Cover image for The food of Sichuan
Title:
The food of Sichuan
ISBN:
9781324004837
Edition:
First American edition.
Physical Description:
495 pages : illustrations (some color) ; 28 cm
General Note:
First published in the UK in 2001 by Michael Joseph as Sichuan Cookery and in the US in 2003 by W. W. Norton & Company as Land of Plenty.

This revised and updated edition first published in 2019 by Bloomsbury Publishing.
Added Author:
Summary:
Almost twenty years after the publication of Land of Plenty, considered by many to be one of the greatest cookbooks of all time, Fuchsia Dunlop revisits the region where her own culinary journey began, adding more than 70 new recipes to the original repertoire and accompanying them with mouthwatering descriptions of the dazzling flavors and textures of Sichuanese cooking. Food of Sichuan shows home cooks how to re- create classics such as Mapo Tofu, Twice-Cooked Pork and Gong Bao Chicken, or a traditional spread of cold dishes, including Bang Bang Chicken, Numbing-and-Hot Dried Beef, Spiced Cucumber Salad and Green Beans in Ginger Sauce. With gorgeous food and travel photography and enhanced by a culinary and cultural history of the region, The Food of Sichuan is a captivating insight into one of the world's greatest cuisines.
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Summary

Summary

Almost twenty years after the publication of Land of Plenty, considered by many to be one of the greatest cookbooks of all time, Fuchsia Dunlop revisits the region where her own culinary journey began, adding more than 70 new recipes to the original repertoire and accompanying them with mouthwatering descriptions of the dazzling flavors and textures of Sichuanese cooking.Food of Sichuan shows home cooks how to re- create classics such as Mapo Tofu, Twice-Cooked Pork and Gong Bao Chicken, or a traditional spread of cold dishes, including Bang Bang Chicken, Numbing-and-Hot Dried Beef, Spiced Cucumber Salad and Green Beans in Ginger Sauce. With gorgeous food and travel photography and enhanced by a culinary and cultural history of the region, The Food of Sichuan is a captivating insight into one of the world's greatest cuisines.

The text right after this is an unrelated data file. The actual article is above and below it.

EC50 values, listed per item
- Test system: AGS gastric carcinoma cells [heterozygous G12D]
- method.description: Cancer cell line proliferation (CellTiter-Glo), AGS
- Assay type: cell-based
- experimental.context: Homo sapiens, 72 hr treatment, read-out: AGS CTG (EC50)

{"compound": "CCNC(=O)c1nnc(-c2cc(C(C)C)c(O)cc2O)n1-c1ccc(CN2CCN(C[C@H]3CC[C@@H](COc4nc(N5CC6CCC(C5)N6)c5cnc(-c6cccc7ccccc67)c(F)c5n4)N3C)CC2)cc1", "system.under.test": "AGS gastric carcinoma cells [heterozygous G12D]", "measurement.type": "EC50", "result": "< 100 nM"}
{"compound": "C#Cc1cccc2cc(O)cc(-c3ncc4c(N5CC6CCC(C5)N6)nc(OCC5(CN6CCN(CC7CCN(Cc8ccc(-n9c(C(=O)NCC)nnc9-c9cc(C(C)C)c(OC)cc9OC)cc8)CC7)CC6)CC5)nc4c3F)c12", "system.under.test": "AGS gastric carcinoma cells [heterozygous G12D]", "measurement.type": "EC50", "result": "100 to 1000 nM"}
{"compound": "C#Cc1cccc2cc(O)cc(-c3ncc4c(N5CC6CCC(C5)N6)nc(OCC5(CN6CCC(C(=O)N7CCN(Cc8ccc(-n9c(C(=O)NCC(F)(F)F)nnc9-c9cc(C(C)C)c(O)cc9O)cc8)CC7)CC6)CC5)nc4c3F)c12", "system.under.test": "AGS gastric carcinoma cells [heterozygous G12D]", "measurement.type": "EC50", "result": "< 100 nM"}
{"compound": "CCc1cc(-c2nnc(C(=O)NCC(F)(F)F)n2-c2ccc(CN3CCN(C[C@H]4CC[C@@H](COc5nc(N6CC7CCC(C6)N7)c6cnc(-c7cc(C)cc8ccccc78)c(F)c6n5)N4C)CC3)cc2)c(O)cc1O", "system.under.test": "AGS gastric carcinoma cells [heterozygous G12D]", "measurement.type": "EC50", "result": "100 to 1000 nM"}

Author Notes

Fuchsia Dunlop is the author of Land of Fish and Rice, among other books. She has won four James Beard awards for her writing and lives in London.


Reviews 2

Booklist Review

For more than a century, a bland and bastardized version of Cantonese cooking formed Americans' notion of Chinese food. But now U.S. eaters eagerly seek out the tongue-numbing adventure that is the cooking of China's Sichuan province. Dunlop, one of few Westerners to train as a professional chef in Chengdu, has revised and expanded her classic Land of Plenty (2003), and this new cookbook takes into account growing familiarity with Sichuan cooking and increasing availability of both fresh ingredients and necessary kitchen staples to produce genuine Sichuan cooking at home. Dunlop shares with her readers not merely recipes, but essays and instructive tables delineating the 23 flavors and 56 cooking methods of Sichuan. Dishes vary from simple stir-fries to elaborate stuffed steamed breads and dumplings. Some U.S. readers may find the use of metric measures in Dunlop's recipes a stumbling block to fully embracing these delicious foods. A bibliography and a glossary of Chinese characters will intrigue and inspire the most serious student cooks.--Mark Knoblauch Copyright 2010 Booklist


Library Journal Review

When Dunlop's Land of Plenty appeared in 2001, Sichuan cooking was not well known in the West; for many, a Sichuan dish meant adding peanuts or extra chiles. Dunlop's exhaustive work imploded that myth and presaged several food trends. Here the author offers a new, updated edition that includes fresh photographs, recipes, and recent food trends in the region, with some older recipes retested and tweaked. The focus remains on explicating the astonishing array of Sichuan flavors and techniques. Some dishes, such as dry-fried green beans, traditional dandan noodles, and strange flavor bang bang chicken, have become more prominent since the first edition, but many dishes will be new to Western palates, including scalded kidneys with fresh chilli and rabbit eaten cold. Dunlop was the first Westerner to be trained at the Sichuan Higher Institute of Cuisine, and while she does address home cooking, many of the recipes are inspired by banquet and restaurant cooking. Techniques are fully explained, but cooks will need to obtain several special ingredients. VERDICT With the original still considered one of the best sources on Sichuan cooking, this new edition is a must-have for anyone interested in authentic Chinese cuisine.--Devon Thomas, Chelsea, MI